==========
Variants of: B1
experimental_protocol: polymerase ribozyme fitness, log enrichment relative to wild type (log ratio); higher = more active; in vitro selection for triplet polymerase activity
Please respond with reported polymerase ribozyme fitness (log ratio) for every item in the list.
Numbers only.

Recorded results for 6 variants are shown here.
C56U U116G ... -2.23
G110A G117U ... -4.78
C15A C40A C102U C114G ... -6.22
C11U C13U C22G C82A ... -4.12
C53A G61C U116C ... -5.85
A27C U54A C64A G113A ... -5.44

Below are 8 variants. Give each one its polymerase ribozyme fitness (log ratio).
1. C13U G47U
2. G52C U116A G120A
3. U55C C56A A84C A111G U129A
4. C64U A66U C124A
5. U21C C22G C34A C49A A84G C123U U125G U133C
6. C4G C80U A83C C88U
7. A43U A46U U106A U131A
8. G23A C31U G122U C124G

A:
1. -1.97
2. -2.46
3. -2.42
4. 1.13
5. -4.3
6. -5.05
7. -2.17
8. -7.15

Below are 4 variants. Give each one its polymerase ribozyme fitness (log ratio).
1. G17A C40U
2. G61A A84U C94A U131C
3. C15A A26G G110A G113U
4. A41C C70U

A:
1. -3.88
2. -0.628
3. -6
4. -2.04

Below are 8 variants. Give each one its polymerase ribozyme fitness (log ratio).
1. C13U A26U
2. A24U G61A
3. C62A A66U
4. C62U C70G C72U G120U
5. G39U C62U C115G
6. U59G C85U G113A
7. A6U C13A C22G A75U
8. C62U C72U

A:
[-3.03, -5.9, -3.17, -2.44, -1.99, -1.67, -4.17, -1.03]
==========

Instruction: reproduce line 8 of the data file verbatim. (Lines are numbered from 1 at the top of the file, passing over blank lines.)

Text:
C15A C40A C102U C114G ... -6.22